FORSYTH COUNTY — Five Forsyth County seniors will be ready to pursue a professional career not long after graduation later this month.
Four seniors at West Forsyth and one at Forsyth Central have completed 1,500 hours in their respective school’s cosmetology program, making them eligible to take state boards this summer to become master cosmetologists.
The master cosmetologist certification includes licensure in every area of cosmetology, from hair and skin care to nails and waxing.
Jenna Palazzo, a 2013 graduate of West, was the first Forsyth County student to attain all the needed hours for the licensure.
This year, four more from West’s program — Melanie Cammarano, Esmeralda Guerrero, Emily Kaczmarek and Sarah Szatkowski — have achieved the necessary hours.
Ashley Jeter is the first student from Central’s program to achieve the master cosmetologist level.
Stephanie Holton, who has been Central’s cosmetology instructor for the past decade, said she’s not surprised Jeter was reached the milestone, which involves taking cosmetology courses through all four years of high school and during the summers, as well as participating in internships.
“She’s been an outstanding student and is involved in a lot of different things,” Holton said.
Jeter said she is looking forward to getting her licensure so she can use it to make money while she’s attending the University of Alabama.
“I’m studying computer engineering, but I’ll do this on the weekends and through the week in all my spare time to help make money for college,” Jeter said.
Eventually she hopes to also use the certification to develop a line of hair care products and run her own salon.
Each of the West cosmetology students will also be attending college in the fall. Cammarano plans to attend Valdosta State University in south Georgia, while the others are heading to the University of North Georgia.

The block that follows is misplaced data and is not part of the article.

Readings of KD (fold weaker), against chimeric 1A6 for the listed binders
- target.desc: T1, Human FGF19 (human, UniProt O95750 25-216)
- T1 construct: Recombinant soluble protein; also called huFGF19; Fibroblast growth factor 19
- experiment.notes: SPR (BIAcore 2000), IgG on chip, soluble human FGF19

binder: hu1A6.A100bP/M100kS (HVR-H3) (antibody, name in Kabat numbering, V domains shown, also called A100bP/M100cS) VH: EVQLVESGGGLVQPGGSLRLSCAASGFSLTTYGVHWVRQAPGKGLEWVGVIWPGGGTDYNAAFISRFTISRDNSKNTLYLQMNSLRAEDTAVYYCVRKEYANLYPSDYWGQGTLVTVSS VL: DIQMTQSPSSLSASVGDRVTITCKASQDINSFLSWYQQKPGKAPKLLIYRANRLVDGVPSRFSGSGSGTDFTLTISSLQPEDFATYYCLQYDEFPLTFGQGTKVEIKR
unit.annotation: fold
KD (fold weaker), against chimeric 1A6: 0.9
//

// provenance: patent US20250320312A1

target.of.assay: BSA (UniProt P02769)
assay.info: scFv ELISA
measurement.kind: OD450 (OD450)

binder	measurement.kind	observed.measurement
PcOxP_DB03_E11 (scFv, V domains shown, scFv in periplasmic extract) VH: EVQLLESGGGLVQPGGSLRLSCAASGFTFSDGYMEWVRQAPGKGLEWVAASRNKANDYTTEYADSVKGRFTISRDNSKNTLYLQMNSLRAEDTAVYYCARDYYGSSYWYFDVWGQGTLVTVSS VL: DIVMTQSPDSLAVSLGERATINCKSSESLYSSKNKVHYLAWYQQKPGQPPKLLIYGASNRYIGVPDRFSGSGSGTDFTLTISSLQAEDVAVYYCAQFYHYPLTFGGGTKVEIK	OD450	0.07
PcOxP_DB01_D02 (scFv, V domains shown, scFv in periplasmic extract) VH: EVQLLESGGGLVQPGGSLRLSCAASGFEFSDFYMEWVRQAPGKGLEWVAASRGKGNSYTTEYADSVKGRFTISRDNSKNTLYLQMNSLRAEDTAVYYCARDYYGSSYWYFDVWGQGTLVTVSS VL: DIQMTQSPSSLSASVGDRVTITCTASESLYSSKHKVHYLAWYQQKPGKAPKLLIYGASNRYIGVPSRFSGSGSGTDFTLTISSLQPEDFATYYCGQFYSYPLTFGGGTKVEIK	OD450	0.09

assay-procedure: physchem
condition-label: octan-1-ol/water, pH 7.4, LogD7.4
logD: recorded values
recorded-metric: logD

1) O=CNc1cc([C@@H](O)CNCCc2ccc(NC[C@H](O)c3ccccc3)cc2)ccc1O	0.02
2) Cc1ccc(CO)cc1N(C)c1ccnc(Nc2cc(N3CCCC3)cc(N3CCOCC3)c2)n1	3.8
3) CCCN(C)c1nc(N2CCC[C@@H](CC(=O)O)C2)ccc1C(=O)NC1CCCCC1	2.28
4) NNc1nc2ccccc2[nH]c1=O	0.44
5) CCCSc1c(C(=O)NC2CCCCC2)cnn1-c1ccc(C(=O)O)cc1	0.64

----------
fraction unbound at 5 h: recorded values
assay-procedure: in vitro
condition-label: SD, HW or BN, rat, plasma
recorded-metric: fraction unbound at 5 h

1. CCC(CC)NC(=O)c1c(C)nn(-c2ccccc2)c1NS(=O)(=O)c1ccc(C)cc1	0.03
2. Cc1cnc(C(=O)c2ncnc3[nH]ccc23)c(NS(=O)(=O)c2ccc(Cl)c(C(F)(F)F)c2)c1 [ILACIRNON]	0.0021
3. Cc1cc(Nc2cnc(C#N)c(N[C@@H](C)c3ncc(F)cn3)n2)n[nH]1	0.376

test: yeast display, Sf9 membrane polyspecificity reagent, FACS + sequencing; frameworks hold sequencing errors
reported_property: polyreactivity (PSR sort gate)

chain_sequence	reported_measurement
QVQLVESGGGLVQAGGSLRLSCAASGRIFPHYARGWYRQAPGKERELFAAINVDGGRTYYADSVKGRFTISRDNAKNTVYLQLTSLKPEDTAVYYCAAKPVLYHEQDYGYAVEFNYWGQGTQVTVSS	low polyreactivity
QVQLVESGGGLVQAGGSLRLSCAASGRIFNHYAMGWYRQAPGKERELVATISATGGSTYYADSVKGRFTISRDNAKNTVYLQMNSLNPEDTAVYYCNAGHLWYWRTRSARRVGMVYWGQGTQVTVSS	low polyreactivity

According to all five, one of the best things about the cosmetology program is that it has taught them about much more than hair, makeup and manicures.
“I find it to be one of the most important things that I did in high school because you get to walk out with an actual profession,” said Kaczmarek.
“And not only that, it makes you look so much better to employers, whether this is your career or not,” added Cammarano. “Because they look at you and they know that you can show commitment with being in this program for all four years and every summer.”
Holton agreed that no matter what career field students decide to go into, cosmetology teaches valuable lessons.
“We teach all kinds of skills that go along with employability, so we’re getting students ready for any kind of employment for whatever door or pathway they choose,” she said.
Joyce Thomas, the instructor of West’s program, said word seems to be spreading about the value of the program at both schools.
“It just keeps growing,” she said. “I have 39 enrolled right now in the summer session, so I had to offer a double course this year.”
She added that over the next couple of years, the number of seniors slated to graduate with all 1,500 hours will approach 30.
“We have those that really have the passion for it and they can go and get advanced training once they leave after getting their license here,” she said. “So it really opens up a lot of doors for them by the time they graduate.”